EC: And what about this other photograph in your living room – could you tell me a bit about this one?
LG: In my dining room hangs the first Jack Spencer I purchased (the woman holding the magnolia) and I recently added a Julie Blackmon to our collection "High Dive." Like all of her work, this image titled "High Dive" was created with family members, friends and props—all carefully arranged and color-coordinated and then shot over a period of days. They are then seamlessly pieced together in Photoshop. As a mother of three, I can relate to all of her work. In “High Dive,” I love the eerie mood she has created with parents dining outside a mansion as they ignore the potential danger on a balcony, where kids — one of them holding up a toddler — are flinging dolls into a wading pool. She is a master a creating such a pull between what appears to be very dark and what is honestly quite humorous. They have appropriately been described as “carrying a disquieting power.” There is not one I would not want to own and we have been fortunate enough to have had two successful exhibitions that include Julie's work at the gallery.
Jane Maxwell | Walking Girls, 2012, 36 x 48, mixed media with resin on panel. Photo courtesy of Miriam Gilman.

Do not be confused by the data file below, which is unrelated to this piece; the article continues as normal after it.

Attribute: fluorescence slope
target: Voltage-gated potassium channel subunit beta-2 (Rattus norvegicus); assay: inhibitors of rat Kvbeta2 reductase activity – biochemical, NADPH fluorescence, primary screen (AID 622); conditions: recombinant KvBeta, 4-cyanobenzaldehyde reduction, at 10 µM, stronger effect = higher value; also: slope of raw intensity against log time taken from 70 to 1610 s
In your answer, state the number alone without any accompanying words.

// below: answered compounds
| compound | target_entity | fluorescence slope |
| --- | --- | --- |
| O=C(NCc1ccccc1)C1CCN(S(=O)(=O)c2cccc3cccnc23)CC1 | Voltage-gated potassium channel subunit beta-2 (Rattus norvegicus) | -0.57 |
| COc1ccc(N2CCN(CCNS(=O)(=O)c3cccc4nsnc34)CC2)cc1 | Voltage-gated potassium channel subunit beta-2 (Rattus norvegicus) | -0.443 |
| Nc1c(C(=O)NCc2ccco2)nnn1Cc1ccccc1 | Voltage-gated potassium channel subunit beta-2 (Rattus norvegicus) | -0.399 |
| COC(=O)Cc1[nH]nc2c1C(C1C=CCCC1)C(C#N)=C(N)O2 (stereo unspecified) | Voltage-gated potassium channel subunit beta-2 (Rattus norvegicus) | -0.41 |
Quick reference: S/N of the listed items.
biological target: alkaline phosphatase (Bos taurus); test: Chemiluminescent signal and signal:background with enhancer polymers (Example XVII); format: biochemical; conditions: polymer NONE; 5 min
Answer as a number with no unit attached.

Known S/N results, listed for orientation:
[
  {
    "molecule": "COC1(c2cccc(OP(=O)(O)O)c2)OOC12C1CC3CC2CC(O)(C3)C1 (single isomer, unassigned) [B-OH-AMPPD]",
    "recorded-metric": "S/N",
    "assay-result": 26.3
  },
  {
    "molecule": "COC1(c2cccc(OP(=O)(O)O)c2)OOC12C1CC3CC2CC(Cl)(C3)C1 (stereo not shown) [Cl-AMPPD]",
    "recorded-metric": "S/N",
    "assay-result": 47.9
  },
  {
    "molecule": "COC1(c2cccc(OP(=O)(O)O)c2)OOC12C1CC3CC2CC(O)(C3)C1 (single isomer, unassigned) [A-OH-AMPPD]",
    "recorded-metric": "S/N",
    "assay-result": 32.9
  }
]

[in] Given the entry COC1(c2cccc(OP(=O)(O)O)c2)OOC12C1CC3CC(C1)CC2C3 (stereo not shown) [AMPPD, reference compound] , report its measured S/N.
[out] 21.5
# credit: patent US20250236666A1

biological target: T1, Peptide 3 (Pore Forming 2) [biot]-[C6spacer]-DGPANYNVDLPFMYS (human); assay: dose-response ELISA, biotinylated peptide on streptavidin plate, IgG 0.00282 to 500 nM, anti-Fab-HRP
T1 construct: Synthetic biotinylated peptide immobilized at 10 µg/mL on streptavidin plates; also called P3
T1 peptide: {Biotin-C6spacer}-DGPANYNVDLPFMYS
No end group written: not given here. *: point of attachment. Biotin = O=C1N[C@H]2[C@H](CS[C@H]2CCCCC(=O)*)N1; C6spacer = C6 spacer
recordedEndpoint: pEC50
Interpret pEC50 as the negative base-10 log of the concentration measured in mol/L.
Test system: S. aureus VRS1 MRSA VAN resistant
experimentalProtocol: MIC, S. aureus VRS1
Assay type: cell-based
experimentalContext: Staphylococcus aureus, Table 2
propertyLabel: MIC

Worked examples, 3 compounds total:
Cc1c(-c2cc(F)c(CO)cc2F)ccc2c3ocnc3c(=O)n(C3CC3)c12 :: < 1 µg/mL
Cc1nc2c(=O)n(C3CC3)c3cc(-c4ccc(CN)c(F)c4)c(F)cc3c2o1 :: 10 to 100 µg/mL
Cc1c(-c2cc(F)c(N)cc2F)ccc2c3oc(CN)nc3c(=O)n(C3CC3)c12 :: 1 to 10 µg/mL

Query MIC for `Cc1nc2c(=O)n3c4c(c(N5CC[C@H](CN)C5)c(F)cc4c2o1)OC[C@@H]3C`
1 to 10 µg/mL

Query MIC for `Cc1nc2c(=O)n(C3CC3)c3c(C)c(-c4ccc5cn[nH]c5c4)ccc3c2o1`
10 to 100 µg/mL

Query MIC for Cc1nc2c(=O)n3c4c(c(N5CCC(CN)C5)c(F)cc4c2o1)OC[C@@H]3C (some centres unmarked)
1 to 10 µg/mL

EC: Outside of photography, you have some other really unique pieces. Could you tell me about some of your favorites?
LG: While photography is clearly what we collect most, I have a few paintings and sculptures in our collection. This one below is by one of our gallery artist, Jane Maxwell. I first saw Jane's work about four years ago and the image always stuck with me. It was one of those things that each time I saw a new image, whether in an invitation, online or in an ad, I loved them even more. I finally reached out to her and we clicked immediately. The first exhibition we had nearly sold out and after showing her for two years, I decided I had to have one for our own home. She worked with me to make it feasible and this piece is perfect! It is actually my husband's favorite work in our collection!